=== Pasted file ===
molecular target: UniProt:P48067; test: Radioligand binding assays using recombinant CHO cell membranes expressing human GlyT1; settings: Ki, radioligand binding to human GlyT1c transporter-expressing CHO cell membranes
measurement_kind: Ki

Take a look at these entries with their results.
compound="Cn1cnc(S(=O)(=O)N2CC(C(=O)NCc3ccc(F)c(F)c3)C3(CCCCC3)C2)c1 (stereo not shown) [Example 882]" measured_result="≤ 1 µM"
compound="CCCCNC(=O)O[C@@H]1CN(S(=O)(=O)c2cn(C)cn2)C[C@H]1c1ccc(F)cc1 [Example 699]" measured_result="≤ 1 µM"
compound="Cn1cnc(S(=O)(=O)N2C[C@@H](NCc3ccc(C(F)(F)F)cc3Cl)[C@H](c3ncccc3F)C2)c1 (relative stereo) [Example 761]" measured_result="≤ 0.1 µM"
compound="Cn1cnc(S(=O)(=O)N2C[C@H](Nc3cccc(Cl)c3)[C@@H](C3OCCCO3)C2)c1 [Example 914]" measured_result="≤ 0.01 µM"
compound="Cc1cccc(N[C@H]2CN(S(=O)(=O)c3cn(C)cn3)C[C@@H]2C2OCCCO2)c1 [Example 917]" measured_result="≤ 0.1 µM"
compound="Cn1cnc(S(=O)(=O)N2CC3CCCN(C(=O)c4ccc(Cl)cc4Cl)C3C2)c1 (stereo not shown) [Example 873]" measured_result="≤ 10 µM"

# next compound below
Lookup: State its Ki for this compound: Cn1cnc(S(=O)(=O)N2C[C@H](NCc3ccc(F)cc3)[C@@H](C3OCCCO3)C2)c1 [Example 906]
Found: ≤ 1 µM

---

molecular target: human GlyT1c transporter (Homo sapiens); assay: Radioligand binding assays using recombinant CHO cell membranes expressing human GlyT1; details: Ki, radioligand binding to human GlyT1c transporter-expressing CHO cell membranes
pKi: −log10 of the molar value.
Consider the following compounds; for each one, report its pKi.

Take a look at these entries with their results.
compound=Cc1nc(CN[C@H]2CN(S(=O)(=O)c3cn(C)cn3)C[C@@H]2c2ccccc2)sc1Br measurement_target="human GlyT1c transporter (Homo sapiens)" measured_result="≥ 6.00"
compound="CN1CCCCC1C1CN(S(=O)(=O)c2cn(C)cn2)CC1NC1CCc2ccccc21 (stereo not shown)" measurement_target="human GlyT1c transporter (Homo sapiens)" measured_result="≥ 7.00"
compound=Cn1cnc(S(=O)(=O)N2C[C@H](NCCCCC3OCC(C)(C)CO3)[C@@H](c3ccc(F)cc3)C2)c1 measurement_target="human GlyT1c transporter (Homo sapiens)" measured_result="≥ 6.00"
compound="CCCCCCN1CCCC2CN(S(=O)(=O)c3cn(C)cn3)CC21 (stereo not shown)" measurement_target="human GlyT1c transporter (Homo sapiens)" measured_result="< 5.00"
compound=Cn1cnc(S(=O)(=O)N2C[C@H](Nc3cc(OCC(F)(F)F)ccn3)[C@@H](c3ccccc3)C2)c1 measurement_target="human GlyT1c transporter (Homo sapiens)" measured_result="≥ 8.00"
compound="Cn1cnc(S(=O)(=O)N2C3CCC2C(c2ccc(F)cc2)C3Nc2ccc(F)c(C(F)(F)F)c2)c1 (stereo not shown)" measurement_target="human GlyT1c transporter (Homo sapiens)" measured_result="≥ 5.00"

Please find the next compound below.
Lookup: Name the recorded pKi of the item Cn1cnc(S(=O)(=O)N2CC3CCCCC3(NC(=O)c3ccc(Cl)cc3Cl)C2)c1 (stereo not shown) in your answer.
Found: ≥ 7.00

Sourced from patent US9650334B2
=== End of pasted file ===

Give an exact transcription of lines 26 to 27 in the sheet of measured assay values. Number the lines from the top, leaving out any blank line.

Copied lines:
Found: ≥ 7.00

Sourced from patent US9650334B2